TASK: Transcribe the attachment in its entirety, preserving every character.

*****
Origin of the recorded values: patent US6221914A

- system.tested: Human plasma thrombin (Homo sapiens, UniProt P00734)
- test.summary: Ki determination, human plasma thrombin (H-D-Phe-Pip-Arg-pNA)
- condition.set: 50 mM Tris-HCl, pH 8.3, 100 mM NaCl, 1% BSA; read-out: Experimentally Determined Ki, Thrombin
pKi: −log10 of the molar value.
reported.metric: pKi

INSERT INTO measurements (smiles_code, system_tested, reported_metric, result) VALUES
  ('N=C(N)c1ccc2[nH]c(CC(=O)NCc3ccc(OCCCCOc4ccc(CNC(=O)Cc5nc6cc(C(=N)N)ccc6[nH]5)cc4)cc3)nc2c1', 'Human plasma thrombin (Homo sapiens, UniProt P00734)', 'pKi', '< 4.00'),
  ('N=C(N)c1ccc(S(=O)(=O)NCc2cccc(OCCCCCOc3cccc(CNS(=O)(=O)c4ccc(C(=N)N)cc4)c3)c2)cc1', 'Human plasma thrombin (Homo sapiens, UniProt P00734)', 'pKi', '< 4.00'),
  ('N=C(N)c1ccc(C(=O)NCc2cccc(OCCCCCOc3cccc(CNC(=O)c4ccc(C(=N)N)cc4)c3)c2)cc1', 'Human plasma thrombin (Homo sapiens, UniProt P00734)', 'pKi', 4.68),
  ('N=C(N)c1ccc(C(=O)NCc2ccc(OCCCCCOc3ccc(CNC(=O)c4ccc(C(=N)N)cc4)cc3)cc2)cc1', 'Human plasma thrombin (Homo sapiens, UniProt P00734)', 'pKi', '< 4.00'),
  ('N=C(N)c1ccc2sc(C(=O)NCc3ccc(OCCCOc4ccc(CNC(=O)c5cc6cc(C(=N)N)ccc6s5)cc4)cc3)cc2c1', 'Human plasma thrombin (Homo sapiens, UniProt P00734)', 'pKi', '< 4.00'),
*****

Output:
Origin of the recorded values: patent US6221914A

- system.tested: Human plasma thrombin (Homo sapiens, UniProt P00734)
- test.summary: Ki determination, human plasma thrombin (H-D-Phe-Pip-Arg-pNA)
- condition.set: 50 mM Tris-HCl, pH 8.3, 100 mM NaCl, 1% BSA; read-out: Experimentally Determined Ki, Thrombin
pKi: −log10 of the molar value.
reported.metric: pKi

INSERT INTO measurements (smiles_code, system_tested, reported_metric, result) VALUES
  ('N=C(N)c1ccc2[nH]c(CC(=O)NCc3ccc(OCCCCOc4ccc(CNC(=O)Cc5nc6cc(C(=N)N)ccc6[nH]5)cc4)cc3)nc2c1', 'Human plasma thrombin (Homo sapiens, UniProt P00734)', 'pKi', '< 4.00'),
  ('N=C(N)c1ccc(S(=O)(=O)NCc2cccc(OCCCCCOc3cccc(CNS(=O)(=O)c4ccc(C(=N)N)cc4)c3)c2)cc1', 'Human plasma thrombin (Homo sapiens, UniProt P00734)', 'pKi', '< 4.00'),
  ('N=C(N)c1ccc(C(=O)NCc2cccc(OCCCCCOc3cccc(CNC(=O)c4ccc(C(=N)N)cc4)c3)c2)cc1', 'Human plasma thrombin (Homo sapiens, UniProt P00734)', 'pKi', 4.68),
  ('N=C(N)c1ccc(C(=O)NCc2ccc(OCCCCCOc3ccc(CNC(=O)c4ccc(C(=N)N)cc4)cc3)cc2)cc1', 'Human plasma thrombin (Homo sapiens, UniProt P00734)', 'pKi', '< 4.00'),
  ('N=C(N)c1ccc2sc(C(=O)NCc3ccc(OCCCOc4ccc(CNC(=O)c5cc6cc(C(=N)N)ccc6s5)cc4)cc3)cc2c1', 'Human plasma thrombin (Homo sapiens, UniProt P00734)', 'pKi', '< 4.00'),